I know what you’re thinking. You’re thinking, how could this be possible? Why would Garmin allow this? Better yet, why would Nike allow this? Well, for all of you Nike+ users who have hundreds of miles logged on your account, but have now purchased a Garmin GPS (which has its own website, Garmin Connect, for uploading running data files), boy do I have a surprise for you! You don’t have to give up on your Nike+ account! In this hack I will show you how to easily connect your Garmin GPS/Heart-rate Monitor to Nike+.
Level of Difficulty: LOW – I considered making the level of difficulty “monkey”, but decided that was too insulting to monkeys. Seriously, if you have a Garmin and a Nike+ account, you should have no trouble figuring this one out.
Before I get in to the specifics I want to thank the blog awsmithson.com. The owner of that site developed this hack, and we are so grateful for it. The only disappointing part of switching to a Garmin GPS for Meagan was that she would lose the hundreds of miles she had logged on Nike+, and now she doesn’t have to!
- Go to the web application, http://www.awsmithson.com/tcx2nikeplus/ and type your Nike+ login information into the appropriate fields.
- Go to Garmin Connect and login.
From here you have you two choices so I will offer two options for steps 3, 4, & 5.
Step 3 – Version 1 – The easy way – The recommended option – Privacy settings public:
In order for this option to work, you have to be willing to open up your security settings a bit. Simply go to your account settings by using the drop down menu on your username in the top right corner. Once there, click on the privacy settings and change the section “Who can see your new activities?” to “Everyone”. This allows the script written by awsmithson.com to access your run on the Garmin Connect website and push the data to Nike+.
Step 4 – Version 1:
Go to your dashboard tab on Garmin Connect and open up the most recent run (a click will do it) that you have uploaded from your Garmin GPS/Heart-rate monitor.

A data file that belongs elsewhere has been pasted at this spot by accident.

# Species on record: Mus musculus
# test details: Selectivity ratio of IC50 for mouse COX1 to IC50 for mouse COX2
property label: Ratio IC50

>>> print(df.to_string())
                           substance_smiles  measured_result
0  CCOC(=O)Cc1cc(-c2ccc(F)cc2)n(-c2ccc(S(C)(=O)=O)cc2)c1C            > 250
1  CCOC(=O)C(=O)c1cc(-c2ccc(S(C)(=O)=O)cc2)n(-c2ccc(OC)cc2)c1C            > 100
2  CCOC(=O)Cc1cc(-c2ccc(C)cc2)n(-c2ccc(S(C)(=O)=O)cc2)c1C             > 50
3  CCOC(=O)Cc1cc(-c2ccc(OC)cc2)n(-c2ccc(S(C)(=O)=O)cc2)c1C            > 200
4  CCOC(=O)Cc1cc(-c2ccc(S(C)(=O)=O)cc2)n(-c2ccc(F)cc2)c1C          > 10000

Then, copy the 9-digit number at the end of the URL in your browser.
Step 5 – Version 1:
Go back to the web application, check the “Garmin Activity box”, and paste that number into the text box. Assuming you have already completed step 1, you should be ready to press the “convert and upload” button. Congratulations, you have officially moved your Garmin GPS/Heart-rate watch data to Nike+!
Step 3 & 4 – Version 2 – The ever so slightly more difficult way – Privacy settings private:
If you would prefer to not change your privacy options, you can do this conversion a slightly different way. If you’ve only just signed in to Garmin Connect you should still be on the Dashboard tab. From this view go ahead and click on the run you would like to have uploaded on to Nike+.
Once the run activity has loaded you should notice that in the bar just below the data/time, activity type, and event type, there is an export button. Go ahead and export the run as a TCX file.
Step 5 – Version 2:
Go back to the web application, check the “Garmin TCX file” box, click browse, and select the file you have just downloaded. Assuming you have already completed step 1, you should be ready to press the “convert and upload” button. Congratulations, you have officially moved your Garmin GPS/Heart-rate watch data to Nike Plus!
This thing works like a charm! Not only is it able to bring over your pace, time, and distance but it can even sync the heart rate and map data. The only glitch we’ve found is when you sync your Garmin Connect activity to Nike+ it subtracts .01 miles from your mileage, probably due to rounding happening somewhere in the conversion process, but we’ve been able to remedy this by just running an extra .01 miles (pretty tough, huh?). Enjoy! Let us know in the comments if this worked for you or if you have any other suggestions for this hack.
Thanks again to awsmithson.com!
Steve is an Executive Recruiter at Robert Half Executive Search in Madison, WI with a business degree in Information Systems and E-Commerce from the University of Toledo. Steve loves spending his time away from work; running, gaming, watching movies, checking out new social networking tools/sites/start-ups and blogging.